Bill English says it comes down to Māori to preserve Te Reo.
"The language will be saved by the people who own it and love speaking it," the National Party leader told The AM Show on Tuesday.
"Māori need to speak Māori if they want to preserve the language."
A controversial new book, Killing Te Reo Māori, claims everything we're doing to save the language is having the reverse effect.
Mr English says a statistic mentioned in the book, stating one in five Māori under the age of 30 speak Te Reo, is "probably higher" than expected.
"I think it's doing a bit better... I don't think it actually is failing, if anything it's probably holding.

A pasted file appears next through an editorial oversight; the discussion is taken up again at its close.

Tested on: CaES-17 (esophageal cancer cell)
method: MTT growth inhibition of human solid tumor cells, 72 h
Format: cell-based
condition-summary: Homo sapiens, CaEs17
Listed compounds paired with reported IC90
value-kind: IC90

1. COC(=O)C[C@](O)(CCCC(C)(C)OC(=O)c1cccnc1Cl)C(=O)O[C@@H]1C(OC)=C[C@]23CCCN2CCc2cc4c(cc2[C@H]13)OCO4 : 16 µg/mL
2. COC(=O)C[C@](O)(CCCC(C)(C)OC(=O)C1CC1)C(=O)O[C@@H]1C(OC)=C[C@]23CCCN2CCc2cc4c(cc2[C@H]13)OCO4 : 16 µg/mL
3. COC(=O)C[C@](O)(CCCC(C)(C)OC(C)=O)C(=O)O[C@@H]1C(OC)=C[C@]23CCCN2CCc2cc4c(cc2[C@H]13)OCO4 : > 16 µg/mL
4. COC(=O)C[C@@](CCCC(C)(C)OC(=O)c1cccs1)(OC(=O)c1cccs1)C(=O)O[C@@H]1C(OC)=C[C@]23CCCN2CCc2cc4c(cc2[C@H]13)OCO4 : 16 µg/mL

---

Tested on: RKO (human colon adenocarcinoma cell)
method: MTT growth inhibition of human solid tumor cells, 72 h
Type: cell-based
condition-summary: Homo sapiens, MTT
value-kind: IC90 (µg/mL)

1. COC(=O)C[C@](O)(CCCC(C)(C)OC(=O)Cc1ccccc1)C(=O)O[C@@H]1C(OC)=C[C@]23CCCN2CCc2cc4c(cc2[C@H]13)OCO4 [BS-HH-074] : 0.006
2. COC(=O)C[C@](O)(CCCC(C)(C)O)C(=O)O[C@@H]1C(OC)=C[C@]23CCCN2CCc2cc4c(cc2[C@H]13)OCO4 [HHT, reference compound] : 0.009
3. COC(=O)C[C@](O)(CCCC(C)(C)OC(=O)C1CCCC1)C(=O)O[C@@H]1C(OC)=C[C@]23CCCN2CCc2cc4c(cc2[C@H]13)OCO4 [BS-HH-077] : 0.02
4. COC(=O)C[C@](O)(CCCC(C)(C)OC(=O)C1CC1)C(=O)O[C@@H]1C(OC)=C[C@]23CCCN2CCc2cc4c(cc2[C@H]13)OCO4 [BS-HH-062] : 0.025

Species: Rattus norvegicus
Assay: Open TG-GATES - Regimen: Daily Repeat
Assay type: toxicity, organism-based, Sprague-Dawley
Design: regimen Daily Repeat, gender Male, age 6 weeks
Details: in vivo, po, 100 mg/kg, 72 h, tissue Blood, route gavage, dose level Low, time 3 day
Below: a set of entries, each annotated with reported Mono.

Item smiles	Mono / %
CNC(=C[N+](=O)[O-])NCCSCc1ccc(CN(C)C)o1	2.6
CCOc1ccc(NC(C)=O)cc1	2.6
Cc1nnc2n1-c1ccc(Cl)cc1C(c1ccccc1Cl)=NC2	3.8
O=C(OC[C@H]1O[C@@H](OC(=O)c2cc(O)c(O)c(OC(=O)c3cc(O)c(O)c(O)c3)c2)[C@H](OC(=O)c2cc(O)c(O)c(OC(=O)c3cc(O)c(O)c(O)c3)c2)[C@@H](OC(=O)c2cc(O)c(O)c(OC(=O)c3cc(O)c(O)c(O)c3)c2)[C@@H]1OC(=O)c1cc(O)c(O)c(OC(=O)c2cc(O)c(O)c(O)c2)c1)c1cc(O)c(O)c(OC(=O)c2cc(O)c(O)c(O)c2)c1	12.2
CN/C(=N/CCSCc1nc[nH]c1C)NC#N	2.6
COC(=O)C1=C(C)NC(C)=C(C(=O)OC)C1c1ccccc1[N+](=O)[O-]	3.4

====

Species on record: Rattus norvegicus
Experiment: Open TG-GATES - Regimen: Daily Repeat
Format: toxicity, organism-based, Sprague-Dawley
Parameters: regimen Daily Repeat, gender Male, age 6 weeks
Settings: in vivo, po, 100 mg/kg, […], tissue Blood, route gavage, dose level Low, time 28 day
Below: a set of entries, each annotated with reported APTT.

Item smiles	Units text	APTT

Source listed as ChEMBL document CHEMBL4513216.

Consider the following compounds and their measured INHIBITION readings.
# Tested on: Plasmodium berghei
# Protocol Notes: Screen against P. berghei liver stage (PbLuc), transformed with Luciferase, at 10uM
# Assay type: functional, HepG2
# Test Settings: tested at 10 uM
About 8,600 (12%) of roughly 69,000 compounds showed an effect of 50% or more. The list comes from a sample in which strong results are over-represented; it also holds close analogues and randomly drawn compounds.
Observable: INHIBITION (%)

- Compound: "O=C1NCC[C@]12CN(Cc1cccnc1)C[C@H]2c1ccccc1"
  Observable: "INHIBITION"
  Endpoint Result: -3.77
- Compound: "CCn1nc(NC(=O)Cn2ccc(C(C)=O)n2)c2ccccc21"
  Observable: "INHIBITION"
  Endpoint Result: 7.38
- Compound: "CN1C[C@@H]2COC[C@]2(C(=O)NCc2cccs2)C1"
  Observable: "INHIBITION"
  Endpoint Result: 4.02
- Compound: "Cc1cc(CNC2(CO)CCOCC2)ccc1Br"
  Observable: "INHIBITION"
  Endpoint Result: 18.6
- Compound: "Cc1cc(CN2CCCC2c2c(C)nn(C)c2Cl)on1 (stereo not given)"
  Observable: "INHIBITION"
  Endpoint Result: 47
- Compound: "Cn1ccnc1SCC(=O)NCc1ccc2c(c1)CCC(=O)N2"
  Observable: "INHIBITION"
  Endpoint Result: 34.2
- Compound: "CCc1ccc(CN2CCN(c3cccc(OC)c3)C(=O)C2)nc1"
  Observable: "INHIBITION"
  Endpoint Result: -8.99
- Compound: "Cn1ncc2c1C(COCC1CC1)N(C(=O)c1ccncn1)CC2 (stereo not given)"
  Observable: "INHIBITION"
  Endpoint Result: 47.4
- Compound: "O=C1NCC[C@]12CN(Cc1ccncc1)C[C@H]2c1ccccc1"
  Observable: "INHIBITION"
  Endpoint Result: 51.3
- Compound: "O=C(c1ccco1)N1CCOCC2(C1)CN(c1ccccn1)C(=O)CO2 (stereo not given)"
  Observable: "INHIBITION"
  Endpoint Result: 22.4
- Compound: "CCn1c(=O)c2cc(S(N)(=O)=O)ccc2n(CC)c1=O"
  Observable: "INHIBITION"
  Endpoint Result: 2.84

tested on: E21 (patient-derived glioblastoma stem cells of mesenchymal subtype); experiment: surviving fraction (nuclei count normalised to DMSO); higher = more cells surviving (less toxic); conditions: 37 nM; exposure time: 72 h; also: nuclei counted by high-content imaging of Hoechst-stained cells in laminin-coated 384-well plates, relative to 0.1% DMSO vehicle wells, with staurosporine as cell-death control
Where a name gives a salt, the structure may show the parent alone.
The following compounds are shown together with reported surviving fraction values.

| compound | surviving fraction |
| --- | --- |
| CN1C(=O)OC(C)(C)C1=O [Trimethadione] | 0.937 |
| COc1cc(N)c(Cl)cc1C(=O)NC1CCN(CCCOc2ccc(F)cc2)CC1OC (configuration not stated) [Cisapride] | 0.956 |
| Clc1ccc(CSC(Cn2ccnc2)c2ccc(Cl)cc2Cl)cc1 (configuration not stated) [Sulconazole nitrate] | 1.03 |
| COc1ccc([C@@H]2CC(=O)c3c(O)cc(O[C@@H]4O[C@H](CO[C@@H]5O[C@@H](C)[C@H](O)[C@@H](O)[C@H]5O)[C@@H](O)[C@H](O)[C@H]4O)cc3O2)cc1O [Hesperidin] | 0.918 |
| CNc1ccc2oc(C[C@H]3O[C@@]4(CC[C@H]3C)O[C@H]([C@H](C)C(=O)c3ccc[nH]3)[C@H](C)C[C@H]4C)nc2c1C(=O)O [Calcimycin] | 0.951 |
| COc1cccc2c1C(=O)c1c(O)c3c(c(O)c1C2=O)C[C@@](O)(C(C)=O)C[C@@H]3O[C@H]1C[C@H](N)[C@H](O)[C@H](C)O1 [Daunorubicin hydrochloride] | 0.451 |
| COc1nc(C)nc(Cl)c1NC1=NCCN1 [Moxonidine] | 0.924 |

"The Government has some obligations through the treaty. It's met them in my view. We've spent a lot of money on TV, on resources for schools and so on.
"Probably a bit more can be done with resources for schools and teachers, but in the end it needs people who want to speak it."
"But the owners of it need to speak it and that is people in their households.
"You can't rely on a Government and a bureaucracy to save someone else's language."
Mr English says it is still recognised as a huge part of New Zealand's identity.